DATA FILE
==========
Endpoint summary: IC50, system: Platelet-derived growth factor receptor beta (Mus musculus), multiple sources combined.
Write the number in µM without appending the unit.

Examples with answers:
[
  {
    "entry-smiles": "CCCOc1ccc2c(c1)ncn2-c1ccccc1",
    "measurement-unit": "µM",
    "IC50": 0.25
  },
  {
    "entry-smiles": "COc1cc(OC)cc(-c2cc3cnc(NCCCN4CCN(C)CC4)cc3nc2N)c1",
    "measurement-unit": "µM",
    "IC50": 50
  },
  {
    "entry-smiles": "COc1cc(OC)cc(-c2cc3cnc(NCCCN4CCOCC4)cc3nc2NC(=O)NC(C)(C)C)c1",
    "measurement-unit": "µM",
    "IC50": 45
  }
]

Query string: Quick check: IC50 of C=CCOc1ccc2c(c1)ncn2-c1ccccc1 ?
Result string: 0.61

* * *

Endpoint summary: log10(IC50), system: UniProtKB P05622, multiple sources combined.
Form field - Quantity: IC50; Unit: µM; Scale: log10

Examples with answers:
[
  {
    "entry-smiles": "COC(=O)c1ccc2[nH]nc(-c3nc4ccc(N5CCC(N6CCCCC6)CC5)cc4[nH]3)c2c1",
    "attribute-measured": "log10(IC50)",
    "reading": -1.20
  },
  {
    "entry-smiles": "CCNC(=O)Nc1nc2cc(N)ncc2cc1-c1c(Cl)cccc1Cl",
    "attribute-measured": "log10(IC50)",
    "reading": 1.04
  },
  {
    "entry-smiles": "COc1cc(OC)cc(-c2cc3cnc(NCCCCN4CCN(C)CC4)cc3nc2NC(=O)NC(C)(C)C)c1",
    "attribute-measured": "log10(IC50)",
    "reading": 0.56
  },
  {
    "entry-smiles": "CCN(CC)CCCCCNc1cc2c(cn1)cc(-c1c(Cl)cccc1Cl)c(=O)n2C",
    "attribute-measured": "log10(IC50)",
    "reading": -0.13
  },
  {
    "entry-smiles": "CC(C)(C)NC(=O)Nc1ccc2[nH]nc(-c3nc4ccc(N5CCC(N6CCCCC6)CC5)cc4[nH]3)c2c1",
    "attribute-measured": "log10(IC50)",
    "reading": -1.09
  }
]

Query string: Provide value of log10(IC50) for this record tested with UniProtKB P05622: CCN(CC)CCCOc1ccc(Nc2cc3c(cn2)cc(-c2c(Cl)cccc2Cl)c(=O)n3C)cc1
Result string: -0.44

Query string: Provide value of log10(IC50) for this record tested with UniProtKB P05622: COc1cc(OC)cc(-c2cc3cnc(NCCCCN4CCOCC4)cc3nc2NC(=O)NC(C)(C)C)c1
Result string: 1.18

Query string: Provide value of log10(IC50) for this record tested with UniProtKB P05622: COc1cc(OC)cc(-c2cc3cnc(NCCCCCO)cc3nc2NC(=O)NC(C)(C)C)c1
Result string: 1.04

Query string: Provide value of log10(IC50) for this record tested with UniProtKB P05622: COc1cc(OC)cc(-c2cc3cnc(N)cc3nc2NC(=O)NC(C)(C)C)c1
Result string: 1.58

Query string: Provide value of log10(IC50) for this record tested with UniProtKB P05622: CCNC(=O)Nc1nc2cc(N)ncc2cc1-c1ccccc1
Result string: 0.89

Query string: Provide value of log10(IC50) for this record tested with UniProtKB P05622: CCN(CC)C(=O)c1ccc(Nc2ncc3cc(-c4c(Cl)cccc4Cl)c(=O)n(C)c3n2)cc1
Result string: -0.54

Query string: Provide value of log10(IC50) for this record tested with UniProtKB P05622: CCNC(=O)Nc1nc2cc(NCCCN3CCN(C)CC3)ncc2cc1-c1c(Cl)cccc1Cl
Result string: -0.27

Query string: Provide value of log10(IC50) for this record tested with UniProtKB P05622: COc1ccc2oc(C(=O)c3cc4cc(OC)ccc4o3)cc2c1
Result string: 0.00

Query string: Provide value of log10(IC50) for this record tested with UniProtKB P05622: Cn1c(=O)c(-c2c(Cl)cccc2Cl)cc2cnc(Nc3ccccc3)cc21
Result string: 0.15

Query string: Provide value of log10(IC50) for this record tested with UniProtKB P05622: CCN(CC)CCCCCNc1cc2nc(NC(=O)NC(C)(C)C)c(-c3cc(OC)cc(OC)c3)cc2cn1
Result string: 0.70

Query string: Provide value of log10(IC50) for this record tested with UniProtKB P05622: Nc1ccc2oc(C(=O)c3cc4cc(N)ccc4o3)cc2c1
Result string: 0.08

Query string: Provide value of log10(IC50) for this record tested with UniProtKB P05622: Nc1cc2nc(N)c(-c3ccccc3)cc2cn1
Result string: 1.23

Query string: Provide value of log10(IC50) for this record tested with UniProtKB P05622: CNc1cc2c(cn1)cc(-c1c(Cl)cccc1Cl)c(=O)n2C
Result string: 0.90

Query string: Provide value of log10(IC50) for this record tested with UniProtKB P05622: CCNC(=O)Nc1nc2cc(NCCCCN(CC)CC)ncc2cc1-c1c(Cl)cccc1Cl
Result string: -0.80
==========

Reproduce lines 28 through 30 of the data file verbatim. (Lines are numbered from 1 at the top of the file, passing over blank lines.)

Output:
  {
    "entry-smiles": "COC(=O)c1ccc2[nH]nc(-c3nc4ccc(N5CCC(N6CCCCC6)CC5)cc4[nH]3)c2c1",
    "attribute-measured": "log10(IC50)",